It's expected to pass with full Republican support and the backing of some centrist Democrats who say Keystone will create jobs and bring oil from an ally.
Known as the Northern Route Approval Act (H.R. 3), it passed the House Energy and Commerce Committee by a 24-17 vote last month.
Republicans have accused Obama of delaying a decision on the Canada-to-Texas pipeline, which is currently under federal review.
“The Obama administration is preventing the construction of the Keystone XL pipeline,” Cantor said, explaining the Northern Route Approval Act would “ensure that the Keystone XL pipeline is built without any further delay.”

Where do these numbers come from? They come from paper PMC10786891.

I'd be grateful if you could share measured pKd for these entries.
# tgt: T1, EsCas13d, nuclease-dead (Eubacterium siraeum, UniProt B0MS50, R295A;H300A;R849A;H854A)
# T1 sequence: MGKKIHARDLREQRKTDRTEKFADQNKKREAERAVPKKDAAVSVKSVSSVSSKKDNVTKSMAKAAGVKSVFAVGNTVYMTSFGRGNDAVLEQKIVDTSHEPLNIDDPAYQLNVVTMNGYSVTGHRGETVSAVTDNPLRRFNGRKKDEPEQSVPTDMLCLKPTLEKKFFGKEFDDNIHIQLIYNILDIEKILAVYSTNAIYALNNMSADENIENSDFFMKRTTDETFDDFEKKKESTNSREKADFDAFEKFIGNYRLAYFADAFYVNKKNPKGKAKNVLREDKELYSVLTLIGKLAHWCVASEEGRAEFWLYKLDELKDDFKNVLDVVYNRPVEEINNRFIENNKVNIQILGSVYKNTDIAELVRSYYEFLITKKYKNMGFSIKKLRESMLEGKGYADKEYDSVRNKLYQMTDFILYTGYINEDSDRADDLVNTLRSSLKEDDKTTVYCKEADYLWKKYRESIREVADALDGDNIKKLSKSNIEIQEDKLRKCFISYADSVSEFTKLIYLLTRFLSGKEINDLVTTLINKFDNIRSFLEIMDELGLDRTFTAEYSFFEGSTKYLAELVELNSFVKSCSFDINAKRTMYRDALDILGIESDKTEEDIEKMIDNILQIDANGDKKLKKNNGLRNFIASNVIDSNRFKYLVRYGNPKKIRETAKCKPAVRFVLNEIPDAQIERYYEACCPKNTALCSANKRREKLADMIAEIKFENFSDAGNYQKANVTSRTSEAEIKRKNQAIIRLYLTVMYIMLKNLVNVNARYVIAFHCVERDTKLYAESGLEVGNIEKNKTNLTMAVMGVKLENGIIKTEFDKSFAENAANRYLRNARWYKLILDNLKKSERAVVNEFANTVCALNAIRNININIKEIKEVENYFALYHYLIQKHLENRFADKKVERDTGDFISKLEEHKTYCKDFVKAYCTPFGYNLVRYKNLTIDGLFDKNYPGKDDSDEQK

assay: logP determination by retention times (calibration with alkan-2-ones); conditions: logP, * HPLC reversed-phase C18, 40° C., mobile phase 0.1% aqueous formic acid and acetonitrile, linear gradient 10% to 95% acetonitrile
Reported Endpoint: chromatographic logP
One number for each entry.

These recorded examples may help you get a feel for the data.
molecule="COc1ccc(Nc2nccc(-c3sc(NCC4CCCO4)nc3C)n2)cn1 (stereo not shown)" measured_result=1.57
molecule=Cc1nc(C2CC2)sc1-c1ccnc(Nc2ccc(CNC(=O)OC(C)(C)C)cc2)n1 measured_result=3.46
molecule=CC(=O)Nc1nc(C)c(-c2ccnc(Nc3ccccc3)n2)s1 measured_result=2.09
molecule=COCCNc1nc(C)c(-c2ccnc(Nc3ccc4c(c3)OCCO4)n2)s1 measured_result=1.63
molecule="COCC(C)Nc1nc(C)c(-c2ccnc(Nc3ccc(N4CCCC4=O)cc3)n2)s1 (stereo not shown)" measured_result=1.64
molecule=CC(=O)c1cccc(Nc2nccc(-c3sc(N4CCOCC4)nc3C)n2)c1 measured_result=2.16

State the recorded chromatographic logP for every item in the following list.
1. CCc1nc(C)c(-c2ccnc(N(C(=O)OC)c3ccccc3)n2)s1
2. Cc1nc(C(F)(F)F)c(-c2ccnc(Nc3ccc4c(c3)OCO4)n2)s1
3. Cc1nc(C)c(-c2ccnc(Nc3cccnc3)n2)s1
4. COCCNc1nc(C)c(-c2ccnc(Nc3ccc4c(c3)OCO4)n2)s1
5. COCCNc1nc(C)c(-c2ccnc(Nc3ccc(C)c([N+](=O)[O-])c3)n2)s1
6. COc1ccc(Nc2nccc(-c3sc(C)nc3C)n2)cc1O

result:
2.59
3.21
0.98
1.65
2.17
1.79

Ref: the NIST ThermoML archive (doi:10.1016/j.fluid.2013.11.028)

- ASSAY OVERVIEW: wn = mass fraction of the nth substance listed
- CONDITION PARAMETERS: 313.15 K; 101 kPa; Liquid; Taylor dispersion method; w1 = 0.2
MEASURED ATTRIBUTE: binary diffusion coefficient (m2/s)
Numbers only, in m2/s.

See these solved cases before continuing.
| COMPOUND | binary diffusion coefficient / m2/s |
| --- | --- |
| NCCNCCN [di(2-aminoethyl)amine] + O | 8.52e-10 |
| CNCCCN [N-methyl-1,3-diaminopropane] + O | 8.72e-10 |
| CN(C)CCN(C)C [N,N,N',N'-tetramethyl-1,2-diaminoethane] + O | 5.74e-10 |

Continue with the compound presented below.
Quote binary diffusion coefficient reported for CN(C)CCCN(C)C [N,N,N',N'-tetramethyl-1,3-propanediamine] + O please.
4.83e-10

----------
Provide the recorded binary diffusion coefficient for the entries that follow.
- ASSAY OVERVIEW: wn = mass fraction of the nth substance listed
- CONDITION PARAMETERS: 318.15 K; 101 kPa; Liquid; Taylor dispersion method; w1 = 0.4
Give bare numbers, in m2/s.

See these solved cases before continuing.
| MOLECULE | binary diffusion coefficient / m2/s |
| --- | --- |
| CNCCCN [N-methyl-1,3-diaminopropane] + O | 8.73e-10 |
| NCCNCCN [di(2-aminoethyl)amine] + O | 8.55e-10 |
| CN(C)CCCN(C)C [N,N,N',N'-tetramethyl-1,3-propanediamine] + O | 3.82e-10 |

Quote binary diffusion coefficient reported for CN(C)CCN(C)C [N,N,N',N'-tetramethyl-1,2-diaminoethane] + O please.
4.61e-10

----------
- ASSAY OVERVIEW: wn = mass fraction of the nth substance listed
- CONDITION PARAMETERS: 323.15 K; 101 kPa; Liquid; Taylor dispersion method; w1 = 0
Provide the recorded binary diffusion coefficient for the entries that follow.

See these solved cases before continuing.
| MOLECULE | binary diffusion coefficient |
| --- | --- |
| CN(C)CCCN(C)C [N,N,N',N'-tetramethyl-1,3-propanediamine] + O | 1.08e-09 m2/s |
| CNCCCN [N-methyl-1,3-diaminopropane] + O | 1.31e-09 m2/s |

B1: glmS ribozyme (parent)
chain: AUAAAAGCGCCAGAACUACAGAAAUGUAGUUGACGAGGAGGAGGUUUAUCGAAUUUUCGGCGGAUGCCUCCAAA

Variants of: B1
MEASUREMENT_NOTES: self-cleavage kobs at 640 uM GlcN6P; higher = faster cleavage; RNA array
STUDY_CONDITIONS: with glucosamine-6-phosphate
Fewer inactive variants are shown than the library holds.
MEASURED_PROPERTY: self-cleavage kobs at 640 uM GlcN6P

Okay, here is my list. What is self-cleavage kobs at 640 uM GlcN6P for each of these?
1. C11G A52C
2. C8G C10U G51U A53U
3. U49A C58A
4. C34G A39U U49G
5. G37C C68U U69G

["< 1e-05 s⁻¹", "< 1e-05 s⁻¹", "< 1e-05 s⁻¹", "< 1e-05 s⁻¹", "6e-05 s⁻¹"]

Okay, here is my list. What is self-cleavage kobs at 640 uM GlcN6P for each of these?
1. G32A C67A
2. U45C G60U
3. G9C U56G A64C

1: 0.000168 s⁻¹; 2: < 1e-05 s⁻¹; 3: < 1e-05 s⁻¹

The president is in a prickly position — some unions in his base want to greenlight the project, while environmentalists oppose it. Meanwhile, a majority in both the House and the Senate endorse Keystone.
Most Democrats will resist the measure. They want to block Keystone because they fear it would accelerate production of oil sands — a carbon-intensive fossil fuel — and raise greenhouse gas emissions.
While the measure will probably clear the lower chamber, it faces a tougher path in the Democrat-controlled Senate.
Keystone backers can count on a few centrist Democrats for support, but it's unclear whether enough would join Republicans to form a filibuster-proof majority.